A Super Rollex 6×7 film holder
By Dirk Dom
I won the Christmas “How Do I Get Filthy Rich?” Christmas show on the Belgian TV.
The winning answer was “By not buying photo gear!”
The prize was one eurocent. I haven’t bought any photo gear for the past three days, so I ‘m already filthy rich and I couldn’t care less about the amount of prize money.
I also won an Eurocent by betting that the Standaard newspaper in Belgium wouldn’t react to the abstract photography portfolio I sent them. That one was just too easy. I shouldn’t take people’s money that way, but, one born every minute!
Oh, yes, won another Eurocent by betting that Donald Trump would be the next U.S. president. That was an easy one, too! I couldn’t believe I found a taker! But I’m getting off topic.
You see, money just keeps on coming in. 97 more bets and I’ll have a whole euro!
I now, for no particular reason, have G.A.S. for a Linhof Technikardan 45. 1,400 Euro’s minus 3 eurocents, = 1,399.97.
You can do things like this with it, which I think ultimately cool:
Beware, this voids the warranty. I heard one can use it also to expose negatives.
The answer for the second prize of the “ How Do I Get Filthy Rich” show was “By not taking photographs”. Second prize was a roll of Kodachrome 25 with a mail in envelope.
Merry Christmas and a Happy New Year, keep on enjoying photography and three hurrahs for Steve’s magnificent website!
I have one of both of those; camera and back that is.
When combined with a lens, a heavy tripod, and film, they are an excellent way to really focus (pardon the pun, but it does fit in more ways than one) on photography.
Though, be sure to practice opening and closing the body a few times before going out to make images. As this can be an art unto itself.
Go slow and enjoy the process.
I have a Technikardan 69 and six lenses which have 4 by 5 coverage image circle. I bought some 25 4 by 5 film holders for a very good price. So, I ‘d like to start 4 by 5. The Technikardan is a logical choice.
I read that folding the camera is somewhat difficult.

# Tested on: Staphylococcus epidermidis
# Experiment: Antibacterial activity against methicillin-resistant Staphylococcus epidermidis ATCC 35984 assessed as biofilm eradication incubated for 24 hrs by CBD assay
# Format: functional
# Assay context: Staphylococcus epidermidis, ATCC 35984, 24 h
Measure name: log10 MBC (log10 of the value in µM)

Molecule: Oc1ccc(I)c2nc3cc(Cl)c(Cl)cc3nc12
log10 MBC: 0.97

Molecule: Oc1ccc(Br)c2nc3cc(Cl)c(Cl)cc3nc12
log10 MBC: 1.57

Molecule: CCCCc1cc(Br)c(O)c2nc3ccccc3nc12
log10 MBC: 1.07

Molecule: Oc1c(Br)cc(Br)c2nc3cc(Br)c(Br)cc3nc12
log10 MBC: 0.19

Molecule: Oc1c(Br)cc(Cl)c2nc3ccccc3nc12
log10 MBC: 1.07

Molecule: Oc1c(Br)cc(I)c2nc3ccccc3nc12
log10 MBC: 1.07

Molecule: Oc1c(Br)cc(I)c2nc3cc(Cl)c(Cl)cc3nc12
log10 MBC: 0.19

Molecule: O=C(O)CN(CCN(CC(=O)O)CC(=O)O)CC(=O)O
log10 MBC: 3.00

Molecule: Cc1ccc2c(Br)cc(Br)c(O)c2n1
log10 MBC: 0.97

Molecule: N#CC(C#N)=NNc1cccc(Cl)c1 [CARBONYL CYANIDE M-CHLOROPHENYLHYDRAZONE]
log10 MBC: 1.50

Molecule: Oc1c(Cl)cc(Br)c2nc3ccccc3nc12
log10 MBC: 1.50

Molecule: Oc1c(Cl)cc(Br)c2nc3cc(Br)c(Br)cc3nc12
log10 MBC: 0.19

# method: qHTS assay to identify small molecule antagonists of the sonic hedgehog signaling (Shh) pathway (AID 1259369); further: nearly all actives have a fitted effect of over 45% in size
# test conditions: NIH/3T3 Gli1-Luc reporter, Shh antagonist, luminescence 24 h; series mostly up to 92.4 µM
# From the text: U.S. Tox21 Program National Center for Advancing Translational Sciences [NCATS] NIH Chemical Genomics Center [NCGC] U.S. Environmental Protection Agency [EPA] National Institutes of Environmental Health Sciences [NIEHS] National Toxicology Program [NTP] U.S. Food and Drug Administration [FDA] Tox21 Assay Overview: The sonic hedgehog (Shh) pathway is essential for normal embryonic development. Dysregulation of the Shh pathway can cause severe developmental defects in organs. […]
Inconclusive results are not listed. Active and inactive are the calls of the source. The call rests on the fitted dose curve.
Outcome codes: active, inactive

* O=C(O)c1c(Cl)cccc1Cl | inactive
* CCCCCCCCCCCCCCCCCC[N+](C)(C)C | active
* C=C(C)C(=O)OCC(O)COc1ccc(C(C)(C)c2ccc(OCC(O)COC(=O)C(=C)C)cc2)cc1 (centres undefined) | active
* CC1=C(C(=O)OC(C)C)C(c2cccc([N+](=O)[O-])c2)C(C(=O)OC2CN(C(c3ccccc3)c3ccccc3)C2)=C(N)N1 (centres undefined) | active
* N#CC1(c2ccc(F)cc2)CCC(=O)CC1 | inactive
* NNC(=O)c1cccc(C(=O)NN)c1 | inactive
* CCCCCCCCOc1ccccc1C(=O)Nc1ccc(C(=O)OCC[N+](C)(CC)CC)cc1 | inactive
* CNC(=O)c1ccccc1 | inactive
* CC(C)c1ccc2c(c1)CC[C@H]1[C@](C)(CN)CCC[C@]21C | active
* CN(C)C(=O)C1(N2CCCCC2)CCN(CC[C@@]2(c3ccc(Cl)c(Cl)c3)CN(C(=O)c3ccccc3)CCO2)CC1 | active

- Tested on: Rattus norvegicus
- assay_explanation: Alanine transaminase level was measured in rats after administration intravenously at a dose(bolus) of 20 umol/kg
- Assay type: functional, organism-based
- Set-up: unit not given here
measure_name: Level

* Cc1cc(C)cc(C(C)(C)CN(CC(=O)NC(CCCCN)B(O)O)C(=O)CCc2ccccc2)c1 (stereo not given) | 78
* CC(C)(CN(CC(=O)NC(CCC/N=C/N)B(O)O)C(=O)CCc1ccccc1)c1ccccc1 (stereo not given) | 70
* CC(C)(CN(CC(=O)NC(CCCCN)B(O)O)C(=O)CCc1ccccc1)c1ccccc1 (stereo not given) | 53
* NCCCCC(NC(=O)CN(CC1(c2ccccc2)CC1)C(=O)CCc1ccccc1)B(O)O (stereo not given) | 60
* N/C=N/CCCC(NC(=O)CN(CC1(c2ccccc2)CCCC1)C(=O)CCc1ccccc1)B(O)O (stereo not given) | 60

The Technikardan 45 and 69 are functionally identical. So if you are familiar with the 69 you have a good understanding of the 45.
Concerning difficulty, I would not say the 45 is difficult to open or close. But it does require a good amount of finesse, and the bellows needs a gentle touch. So, avoid forcing things to move. If I remember correctly, several things need to move in unison. So it is best to have everything unlocked so the standards can move and rotate freely. Also, use the rear focus gear to move the rear standard for the open/close process.
Do you have the Linhof instruction manual? If yes, that is good. Though, I want to remember it as being a bit minimalistic. So it may not tell you everything you want to know.
If you have difficulty, let me know and I will get mine out to see where it is fighting you and how to get through it. Who knows, I might even take mine out to make some images.
What film are you planning to use? My absolute favorite was Ilford HP5+. Others I have used a lot and liked are Fuji Acros (100) andT-Max (100), then FP4+ and Tri-X. I also used quite a bit of chrome film. But, I’m not familiar with which emulsions are available anymore.
i have no difficulty opening and closing the Technikardan 69.
the Technikardan 45 I’ll probably buy in three or four months.
I’m a bit crazy about grain, so i use Kodak Tmax 400, pushed to 800.
Happy New Year!
I have done that with HP5+ and I do like the effect. HP5+ Has a bit more grain normally and when pushed, though not quite as much contrast depending on the developer and development.
For me HP5+ is a bit of a cross between Tri-X (for grey scale) and TMax (for grain). Though I think I have a large box of each in the cooler waiting to be used. 🙂 😉
Have fun with both TKs.
No, a pond in the Japanese garden of San Francisco Golden Gate Park!